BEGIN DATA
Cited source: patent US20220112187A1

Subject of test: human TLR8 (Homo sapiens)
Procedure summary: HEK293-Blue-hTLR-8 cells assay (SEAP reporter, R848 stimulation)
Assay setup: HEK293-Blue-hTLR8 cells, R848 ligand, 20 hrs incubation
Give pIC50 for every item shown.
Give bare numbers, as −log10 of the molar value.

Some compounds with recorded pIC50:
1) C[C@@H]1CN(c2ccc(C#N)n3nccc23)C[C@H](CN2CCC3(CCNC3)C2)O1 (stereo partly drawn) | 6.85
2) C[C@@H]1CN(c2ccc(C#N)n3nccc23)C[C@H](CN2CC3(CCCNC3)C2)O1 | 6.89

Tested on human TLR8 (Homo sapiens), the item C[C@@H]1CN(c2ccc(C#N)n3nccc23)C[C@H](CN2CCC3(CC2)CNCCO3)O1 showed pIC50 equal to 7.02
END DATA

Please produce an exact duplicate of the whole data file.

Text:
Cited source: patent US20220112187A1

Subject of test: human TLR8 (Homo sapiens)
Procedure summary: HEK293-Blue-hTLR-8 cells assay (SEAP reporter, R848 stimulation)
Assay setup: HEK293-Blue-hTLR8 cells, R848 ligand, 20 hrs incubation
Give pIC50 for every item shown.
Give bare numbers, as −log10 of the molar value.

Some compounds with recorded pIC50:
1) C[C@@H]1CN(c2ccc(C#N)n3nccc23)C[C@H](CN2CCC3(CCNC3)C2)O1 (stereo partly drawn) | 6.85
2) C[C@@H]1CN(c2ccc(C#N)n3nccc23)C[C@H](CN2CC3(CCCNC3)C2)O1 | 6.89

Tested on human TLR8 (Homo sapiens), the item C[C@@H]1CN(c2ccc(C#N)n3nccc23)C[C@H](CN2CCC3(CC2)CNCCO3)O1 showed pIC50 equal to 7.02